Optically gated beating-heart imaging

Taylor, J. M. (2015) Optically gated beating-heart imaging. Frontiers in Physiology: Cardiac Electrophysiology, 5, 481. (doi:10.3389/fphys.2014.00481) (PMID:25566083) (PMCID:PMC4263077)

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The constant motion of the beating heart presents an obstacle to clear optical imaging, especially 3D imaging, in small animals where direct optical imaging would otherwise be possible. Gating techniques exploit the periodic motion of the heart to computationally "freeze" this movement and overcome motion artefacts. Optically gated imaging represents a recent development of this, where image analysis is used to synchronize acquisition with the heartbeat in a completely non-invasive manner. This article will explain the concept of optical gating, discuss a range of different implementation strategies and their strengths and weaknesses. Finally we will illustrate the usefulness of the technique by discussing applications where optical gating has facilitated novel biological findings by allowing 3D in vivo imaging of cardiac myocytes in their natural environment of the beating heart.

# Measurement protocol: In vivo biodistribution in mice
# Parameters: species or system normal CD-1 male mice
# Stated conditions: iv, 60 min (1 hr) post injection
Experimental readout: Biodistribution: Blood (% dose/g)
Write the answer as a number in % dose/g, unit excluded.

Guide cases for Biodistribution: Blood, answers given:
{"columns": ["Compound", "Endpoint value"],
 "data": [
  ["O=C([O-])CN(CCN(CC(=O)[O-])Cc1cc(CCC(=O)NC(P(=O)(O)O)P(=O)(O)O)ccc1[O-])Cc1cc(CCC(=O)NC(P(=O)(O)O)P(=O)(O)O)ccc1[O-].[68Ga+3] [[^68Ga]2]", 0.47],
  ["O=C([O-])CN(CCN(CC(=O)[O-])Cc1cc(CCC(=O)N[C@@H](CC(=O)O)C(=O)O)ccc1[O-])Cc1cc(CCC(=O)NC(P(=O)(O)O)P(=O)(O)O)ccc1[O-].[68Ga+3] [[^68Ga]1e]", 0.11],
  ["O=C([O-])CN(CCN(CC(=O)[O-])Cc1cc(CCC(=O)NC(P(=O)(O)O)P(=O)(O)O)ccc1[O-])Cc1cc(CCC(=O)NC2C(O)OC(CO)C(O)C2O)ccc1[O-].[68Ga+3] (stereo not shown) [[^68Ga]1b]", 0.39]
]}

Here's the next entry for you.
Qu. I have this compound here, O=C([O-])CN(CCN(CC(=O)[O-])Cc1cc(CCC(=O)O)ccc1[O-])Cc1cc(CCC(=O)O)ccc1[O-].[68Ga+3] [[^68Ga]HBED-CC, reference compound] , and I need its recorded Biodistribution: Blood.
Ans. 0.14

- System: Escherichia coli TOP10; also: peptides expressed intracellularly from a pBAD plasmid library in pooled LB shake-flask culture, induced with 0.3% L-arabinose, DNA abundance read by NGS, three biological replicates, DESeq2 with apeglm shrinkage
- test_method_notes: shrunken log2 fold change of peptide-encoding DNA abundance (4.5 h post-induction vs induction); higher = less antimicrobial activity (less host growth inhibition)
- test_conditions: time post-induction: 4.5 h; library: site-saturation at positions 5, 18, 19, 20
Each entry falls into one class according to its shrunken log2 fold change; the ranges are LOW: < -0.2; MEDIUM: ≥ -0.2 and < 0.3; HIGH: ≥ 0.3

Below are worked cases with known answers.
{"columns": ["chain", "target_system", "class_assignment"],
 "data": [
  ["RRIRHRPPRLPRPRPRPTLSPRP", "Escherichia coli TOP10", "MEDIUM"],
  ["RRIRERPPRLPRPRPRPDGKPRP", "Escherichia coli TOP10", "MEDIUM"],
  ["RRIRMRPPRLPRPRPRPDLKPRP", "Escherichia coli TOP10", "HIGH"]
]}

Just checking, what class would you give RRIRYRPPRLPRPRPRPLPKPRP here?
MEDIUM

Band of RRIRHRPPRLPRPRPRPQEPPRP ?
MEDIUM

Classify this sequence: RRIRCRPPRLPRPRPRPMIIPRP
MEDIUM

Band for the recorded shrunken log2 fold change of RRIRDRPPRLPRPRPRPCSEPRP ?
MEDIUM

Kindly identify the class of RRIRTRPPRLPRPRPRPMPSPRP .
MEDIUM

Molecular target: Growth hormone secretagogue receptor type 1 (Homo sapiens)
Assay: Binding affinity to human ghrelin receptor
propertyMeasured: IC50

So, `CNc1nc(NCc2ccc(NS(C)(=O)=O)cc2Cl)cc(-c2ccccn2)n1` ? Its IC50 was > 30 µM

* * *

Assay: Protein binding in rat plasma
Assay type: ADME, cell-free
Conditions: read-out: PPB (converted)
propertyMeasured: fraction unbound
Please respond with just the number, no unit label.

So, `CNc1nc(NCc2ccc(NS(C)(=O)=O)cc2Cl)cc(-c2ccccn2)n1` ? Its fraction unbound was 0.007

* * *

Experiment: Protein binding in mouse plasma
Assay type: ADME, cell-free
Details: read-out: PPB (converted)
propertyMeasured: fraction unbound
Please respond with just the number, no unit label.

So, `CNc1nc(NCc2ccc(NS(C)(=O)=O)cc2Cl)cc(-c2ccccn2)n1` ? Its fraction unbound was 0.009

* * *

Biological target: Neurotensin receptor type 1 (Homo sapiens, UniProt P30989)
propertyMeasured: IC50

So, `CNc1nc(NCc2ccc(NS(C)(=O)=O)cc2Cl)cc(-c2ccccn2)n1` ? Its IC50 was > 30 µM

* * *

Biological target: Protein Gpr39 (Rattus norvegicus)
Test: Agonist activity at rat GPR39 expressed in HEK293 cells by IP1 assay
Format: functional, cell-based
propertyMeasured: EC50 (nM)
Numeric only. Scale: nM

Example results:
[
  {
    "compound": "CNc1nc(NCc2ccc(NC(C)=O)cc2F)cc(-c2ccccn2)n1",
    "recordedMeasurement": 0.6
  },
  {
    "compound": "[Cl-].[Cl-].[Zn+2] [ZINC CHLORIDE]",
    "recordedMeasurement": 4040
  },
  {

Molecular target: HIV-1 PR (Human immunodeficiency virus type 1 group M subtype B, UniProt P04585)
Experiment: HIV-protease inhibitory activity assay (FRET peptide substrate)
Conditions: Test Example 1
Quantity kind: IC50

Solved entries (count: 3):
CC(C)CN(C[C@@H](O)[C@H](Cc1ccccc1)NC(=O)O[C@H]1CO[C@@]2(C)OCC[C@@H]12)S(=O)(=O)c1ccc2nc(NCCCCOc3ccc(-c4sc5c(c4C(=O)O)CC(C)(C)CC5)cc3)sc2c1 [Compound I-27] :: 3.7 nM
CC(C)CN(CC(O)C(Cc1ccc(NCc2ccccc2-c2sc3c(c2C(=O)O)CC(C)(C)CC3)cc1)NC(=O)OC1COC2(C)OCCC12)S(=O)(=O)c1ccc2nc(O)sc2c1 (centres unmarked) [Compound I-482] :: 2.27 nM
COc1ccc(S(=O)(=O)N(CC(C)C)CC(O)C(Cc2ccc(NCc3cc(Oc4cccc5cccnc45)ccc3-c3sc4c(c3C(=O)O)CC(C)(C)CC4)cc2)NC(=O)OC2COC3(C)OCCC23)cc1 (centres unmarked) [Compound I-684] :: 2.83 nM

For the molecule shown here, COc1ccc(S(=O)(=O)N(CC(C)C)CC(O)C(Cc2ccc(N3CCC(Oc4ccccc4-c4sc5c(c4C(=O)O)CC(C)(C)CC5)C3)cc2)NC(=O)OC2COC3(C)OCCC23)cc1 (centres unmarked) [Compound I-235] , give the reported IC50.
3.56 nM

Item Type:Articles
Glasgow Author(s) Enlighten ID:Taylor, Dr Jonathan
Authors: Taylor, J. M.
College/School:College of Science and Engineering > School of Physics and Astronomy
Journal Name:Frontiers in Physiology: Cardiac Electrophysiology
Publisher:Frontiers Research Foundation
ISSN (Online):1664-042X
Copyright Holders:Copyright © 2014 The Authors
First Published:First published in Frontiers in Physiology: Cardiac Electrophysiology 5:481
Publisher Policy:Reproduced under a Creative Commons License
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